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Advent: December 5th

Tuesday of the First Week of Advent

Other Commemorations: St. Sabbas, Abbot (RM)

MASS READINGS

December 05, 2023 (Readings on USCCB website)

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COLLECT PRAYER

Tuesday of the First Week of Advent: Look with favor, Lord God, on our petitions, and in our trials grant us your compassionate help, that, consoled by the presence of your Son, whose coming we now await, we may be tainted no longer by the corruption of former ways. Through our Lord Jesus Christ, your Son, who lives and reigns with you in the unity of the Holy Spirit, God, for ever and ever.

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Today the Roman Martyrology commemorates St. Sabbas (439-532), an anchorite who dedicated his life to prayer and manual labor. He is pictured as an abbot with an apple, as he was once tempted to eat an apple outside of the prescribed mealtime, whereupon he vowed never to eat apples again. In Jerusalem he built a famous laura (as oriental monasteries are called), which bears his name. When the Arabs later conquered the Holy City, the monks fled to Rome, where they built a monastery and introduced the veneration of their saint. In the Eastern Church St. Sabbas ranks high in popular devotion; he is distinguished by the titles "God-bearer, the Saint, Citizen of the Holy City, Star of the Desert, Patriarch of Monks."

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St. Sabbas
Saint Sabbas the Sanctified was born in the fifth century in Cappadocia, in the pious Christian family of John and Sophia. His father was a military commander. Journeying to Alexandria on military matters, his wife went with him, but they left their five-year-old son in the care of an uncle. When the boy reached eight years of age, he entered the monastery of St. Flavian, located nearby. The gifted child quickly learned to read and became an expert on the Holy Scriptures. In vain did his parents urge St. Sabbas to return to the world and enter into marriage. At seventeen years of age he received monastic tonsure, and attained such perfection in fasting and prayer that he was given the gift of wonderworking. After spending ten years at the monastery of St. Flavian, he went to other monasteries. St. Sabbas lived in obedience at this monastery until the age of thirty.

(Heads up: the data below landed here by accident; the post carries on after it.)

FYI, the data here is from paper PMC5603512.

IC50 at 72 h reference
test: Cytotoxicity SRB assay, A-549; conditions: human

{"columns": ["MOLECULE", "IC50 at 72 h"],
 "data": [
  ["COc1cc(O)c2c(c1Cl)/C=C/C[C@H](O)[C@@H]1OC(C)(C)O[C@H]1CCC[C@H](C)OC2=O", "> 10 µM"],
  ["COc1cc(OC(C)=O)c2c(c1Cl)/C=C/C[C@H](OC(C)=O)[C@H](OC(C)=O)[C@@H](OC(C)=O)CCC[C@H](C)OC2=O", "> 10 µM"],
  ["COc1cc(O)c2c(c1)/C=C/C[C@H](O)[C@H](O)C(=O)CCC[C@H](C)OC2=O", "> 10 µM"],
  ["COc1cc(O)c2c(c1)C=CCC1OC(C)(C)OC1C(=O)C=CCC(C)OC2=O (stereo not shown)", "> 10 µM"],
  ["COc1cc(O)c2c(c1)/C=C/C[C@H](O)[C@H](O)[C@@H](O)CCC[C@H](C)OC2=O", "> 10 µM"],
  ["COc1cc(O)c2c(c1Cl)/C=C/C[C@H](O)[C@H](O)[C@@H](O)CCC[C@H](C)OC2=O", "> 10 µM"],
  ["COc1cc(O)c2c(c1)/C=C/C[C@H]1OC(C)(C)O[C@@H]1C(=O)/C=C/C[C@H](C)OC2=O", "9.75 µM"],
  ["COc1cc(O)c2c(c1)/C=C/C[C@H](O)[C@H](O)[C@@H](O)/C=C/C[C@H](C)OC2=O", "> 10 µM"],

He was later blessed to seclude himself in a cave. On Saturdays, however, he left his hermitage and came to the monastery, where he participated in divine services and ate with the brethren. After a certain time St. Sabbas received permission not to leave his hermitage at all, and he struggled in the cave for five years. After several years, disciples began to gather around St. Sabbas, seeking the monastic life. As the number of monks increased, a lavra sprang up. When a pillar of fire appeared before St. Sabbas as he was walking, he found a spacious cave in the form of a church.

St. Sabbas founded several more monasteries. Many miracles took place through the prayers of St. Sabbas: at the Lavra a spring of water welled up, during a time of drought there was abundant rain, and there were also healings of the sick and the demoniacs. The saint surrendered his soul to God in the year 532.

Symbols and Representation: Abbot with an apple; man holding the rule of his monastery in his hand; man seated at the edge of a cliff; man praying in a cave with a lion nearby

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